‘Below Deck Mediterranean’: Mzi ‘Zee’ Dempers Says Discrimination in Yachting Isn’t Always About Race (Exclusive)

The Below Deck Mediterranean crew rallied around deckhand Lloyd Spencer when he revealed that a former captain treated him like a “piece of sh–t” with regard to his sexual orientation and Mzi “Zee” Dempers said discrimination in yachting isn’t always about race. “A lot of time it’s people’s preferences,” he explained to Showbiz Cheat Sheet. “So there’s obviously discrimination, but not necessarily towards race.”

Below Deck Mediterranean’s Mzi Dempers said race isn’t always the reason for discrimination in yachting

Dempers said race discrimination occurs but he reflected on what Spencer said about being discriminated against for his sexual orientation too. “I mean you get discrimination in terms of culture,” he remarked. Adding that a yacht owner may just not like Americans, for instance. “So it’s not generally towards race,” he said.

Mzi 'Zee' Dempers and Lloyd Spencer are deckhands on Below Deck Mediterranean Season 6
Mzi ‘Zee’ Dempers and Lloyd Spencer are deckhands on Below Deck Mediterranean Season 6 |Laurent Basset/Bravo

“But I think in the yachting industry, Black individuals are the minority,” he said. “So that’s where it could seem as though it’s generally towards race. But I think discrimination happens all around. Like you’re working with the top 1% so they can do whatever they please. So it may not necessarily be the color of your skin. But where you’re from or ethnicity or anything like that.”

Diversity in yachting has a long way to go, Mzi Dempers says

“So I feel like in yachting, discrimination and diversity still has a long way to go,” Dempers said. “And it was epic to see this kind of crew. Because we were super, super diverse, and different. All from different places in the world and different cultures and understandings and everything.”

“So that was really special,” he reflected. “And I think it’s great that’s going to get portrayed on TV too. It’s definitely a step in the right direction. But there’s still a long way to go within yachting.” But he added, “Every single owner has their preferences as to what they want so it’s difficult to be the perfect mold.”

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Fitting a mold for LGBTQ+ yachties can be tough as others also report discrimination. Some yachties told Onboard Online they were targeted because of their sexual orientation. “I spoke to four individuals of the LGBT+ yachting community about their experiences,” writer Rebecca Whitlocke shared. “They told me they’re on the receiving end of overt or covert discrimination hearing insensitive jokes or bigoted remarks at least occasionally. One told me he ‘hates the use of acronyms because it’s not a true depiction of what I identify as. I don’t want to become the token gay guy.’”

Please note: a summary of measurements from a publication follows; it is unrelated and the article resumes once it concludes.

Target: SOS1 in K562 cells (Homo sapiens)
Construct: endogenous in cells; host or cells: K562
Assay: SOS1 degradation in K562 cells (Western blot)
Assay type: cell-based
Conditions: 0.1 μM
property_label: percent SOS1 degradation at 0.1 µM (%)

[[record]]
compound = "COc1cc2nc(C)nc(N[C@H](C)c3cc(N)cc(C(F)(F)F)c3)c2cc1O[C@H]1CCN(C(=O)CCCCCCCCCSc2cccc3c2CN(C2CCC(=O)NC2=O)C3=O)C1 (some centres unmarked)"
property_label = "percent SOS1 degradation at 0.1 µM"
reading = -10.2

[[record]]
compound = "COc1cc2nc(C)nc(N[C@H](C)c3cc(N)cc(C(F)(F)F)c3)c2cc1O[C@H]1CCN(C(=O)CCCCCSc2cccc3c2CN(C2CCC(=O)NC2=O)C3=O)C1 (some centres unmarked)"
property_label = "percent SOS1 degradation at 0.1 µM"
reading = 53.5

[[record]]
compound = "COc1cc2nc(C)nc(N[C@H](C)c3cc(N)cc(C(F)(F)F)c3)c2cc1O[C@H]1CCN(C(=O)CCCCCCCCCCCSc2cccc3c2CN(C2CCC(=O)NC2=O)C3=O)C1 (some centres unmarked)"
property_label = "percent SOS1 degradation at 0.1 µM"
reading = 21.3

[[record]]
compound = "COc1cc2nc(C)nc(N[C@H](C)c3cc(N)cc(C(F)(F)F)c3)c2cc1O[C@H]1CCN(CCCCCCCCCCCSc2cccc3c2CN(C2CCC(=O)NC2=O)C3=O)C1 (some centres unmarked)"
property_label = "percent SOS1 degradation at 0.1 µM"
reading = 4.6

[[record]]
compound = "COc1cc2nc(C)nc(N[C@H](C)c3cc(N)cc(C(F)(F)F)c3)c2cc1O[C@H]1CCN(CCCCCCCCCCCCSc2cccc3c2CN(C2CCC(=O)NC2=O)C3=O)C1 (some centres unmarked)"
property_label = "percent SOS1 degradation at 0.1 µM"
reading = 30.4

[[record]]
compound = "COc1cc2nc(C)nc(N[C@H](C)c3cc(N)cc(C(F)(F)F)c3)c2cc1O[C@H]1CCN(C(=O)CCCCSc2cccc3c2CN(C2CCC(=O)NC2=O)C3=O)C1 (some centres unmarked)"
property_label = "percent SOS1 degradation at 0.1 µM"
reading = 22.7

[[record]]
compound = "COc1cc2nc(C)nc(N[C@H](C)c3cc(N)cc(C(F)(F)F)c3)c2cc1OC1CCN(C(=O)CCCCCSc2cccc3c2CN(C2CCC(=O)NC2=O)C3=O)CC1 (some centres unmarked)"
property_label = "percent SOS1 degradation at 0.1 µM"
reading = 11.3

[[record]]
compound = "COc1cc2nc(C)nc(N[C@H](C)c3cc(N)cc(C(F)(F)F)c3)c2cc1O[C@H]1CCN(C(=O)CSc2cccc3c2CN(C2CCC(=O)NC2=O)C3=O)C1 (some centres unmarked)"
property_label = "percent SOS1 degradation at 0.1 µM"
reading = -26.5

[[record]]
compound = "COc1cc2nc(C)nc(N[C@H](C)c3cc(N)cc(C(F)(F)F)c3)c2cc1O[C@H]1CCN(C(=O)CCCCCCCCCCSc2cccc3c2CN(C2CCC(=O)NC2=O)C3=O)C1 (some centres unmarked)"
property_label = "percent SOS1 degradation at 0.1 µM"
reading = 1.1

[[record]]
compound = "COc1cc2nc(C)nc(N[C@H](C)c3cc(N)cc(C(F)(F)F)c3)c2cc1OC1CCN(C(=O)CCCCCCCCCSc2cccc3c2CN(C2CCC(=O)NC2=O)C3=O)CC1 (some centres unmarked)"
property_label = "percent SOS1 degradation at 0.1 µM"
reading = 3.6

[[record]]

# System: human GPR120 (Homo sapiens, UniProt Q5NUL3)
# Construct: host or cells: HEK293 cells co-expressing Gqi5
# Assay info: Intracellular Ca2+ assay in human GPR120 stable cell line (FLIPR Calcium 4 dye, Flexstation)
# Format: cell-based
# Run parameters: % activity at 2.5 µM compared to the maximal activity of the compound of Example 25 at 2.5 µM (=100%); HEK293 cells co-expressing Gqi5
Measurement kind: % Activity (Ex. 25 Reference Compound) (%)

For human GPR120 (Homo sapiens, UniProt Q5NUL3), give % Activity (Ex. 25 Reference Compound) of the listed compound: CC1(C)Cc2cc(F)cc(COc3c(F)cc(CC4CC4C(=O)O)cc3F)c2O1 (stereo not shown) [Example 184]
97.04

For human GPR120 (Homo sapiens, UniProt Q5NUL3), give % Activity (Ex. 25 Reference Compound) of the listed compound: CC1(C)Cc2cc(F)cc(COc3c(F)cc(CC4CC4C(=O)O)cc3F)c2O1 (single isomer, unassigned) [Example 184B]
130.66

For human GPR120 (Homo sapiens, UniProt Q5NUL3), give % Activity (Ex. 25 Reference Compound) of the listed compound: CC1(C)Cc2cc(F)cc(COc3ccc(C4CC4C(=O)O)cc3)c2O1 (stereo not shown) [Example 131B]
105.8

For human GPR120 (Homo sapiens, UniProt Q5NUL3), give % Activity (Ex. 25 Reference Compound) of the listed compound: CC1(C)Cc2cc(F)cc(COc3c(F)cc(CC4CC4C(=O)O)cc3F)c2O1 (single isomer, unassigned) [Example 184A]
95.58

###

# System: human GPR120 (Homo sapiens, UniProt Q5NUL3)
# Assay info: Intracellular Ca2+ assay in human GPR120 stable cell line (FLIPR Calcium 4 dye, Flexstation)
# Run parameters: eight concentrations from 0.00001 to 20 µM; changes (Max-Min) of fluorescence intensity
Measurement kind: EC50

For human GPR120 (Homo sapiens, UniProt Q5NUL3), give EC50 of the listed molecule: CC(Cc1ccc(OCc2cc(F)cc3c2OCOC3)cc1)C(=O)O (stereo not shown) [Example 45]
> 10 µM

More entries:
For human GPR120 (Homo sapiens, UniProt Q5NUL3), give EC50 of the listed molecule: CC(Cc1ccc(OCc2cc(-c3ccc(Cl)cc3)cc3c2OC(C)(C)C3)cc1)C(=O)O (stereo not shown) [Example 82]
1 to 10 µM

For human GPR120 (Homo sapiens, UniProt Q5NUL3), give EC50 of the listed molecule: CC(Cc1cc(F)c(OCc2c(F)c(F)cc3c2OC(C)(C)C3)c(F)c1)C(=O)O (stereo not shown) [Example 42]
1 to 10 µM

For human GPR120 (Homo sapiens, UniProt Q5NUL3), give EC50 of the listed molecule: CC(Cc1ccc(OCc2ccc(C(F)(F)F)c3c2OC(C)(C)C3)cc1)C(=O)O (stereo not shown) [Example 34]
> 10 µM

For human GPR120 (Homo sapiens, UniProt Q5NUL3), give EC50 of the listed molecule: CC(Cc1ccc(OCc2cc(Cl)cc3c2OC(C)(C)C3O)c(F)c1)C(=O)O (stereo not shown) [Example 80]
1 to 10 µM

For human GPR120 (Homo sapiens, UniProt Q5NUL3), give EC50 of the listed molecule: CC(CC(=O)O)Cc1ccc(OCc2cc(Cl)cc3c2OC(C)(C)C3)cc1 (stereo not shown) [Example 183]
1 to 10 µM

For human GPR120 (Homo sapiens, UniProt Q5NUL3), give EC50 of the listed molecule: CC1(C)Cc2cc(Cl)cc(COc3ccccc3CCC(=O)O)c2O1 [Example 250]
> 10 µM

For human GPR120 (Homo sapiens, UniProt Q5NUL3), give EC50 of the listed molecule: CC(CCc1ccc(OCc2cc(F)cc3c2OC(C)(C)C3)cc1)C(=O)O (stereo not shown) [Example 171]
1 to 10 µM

‘Below Deck’ crew member said she’s experienced discrimination

Stew Simone Mashile from Below Deck told Showbiz Cheat Sheet that diversity is still a struggle in yachting. “It is truly mostly a homogenous industry,” she shared in 2020. “And I feel that people who aren’t Caucasian or have a certain look of like blond hair, blue eyes, which is incredibly favored, by the way, just don’t get equal opportunities.” The Below Deck franchise has historically featured Caucasian yachties but began to include people of color.

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She also agreed that yacht owners definitely call the shots. She recalled working for a captain who refused to hire someone who was Filipino. “He wasn’t sure if the owners would like the Filipino or he’d say things like, ‘Oh, he can’t hire a Filipino as another second stew because they’re not really front of house material.’ People are so biased and prejudiced against people of color. It is just crazy. But that is normal in yachting.”

“It’s basically because either the owners are like that,” she continued. “It is also basically because the people who actually are in the hiring process are like that. I have been discriminated against in terms of trying to find a job.”

Below Deck Mediterranean airs on Mondays at 9 pm ET/PT. New episodes will be available on Peacock one week early on Mondays.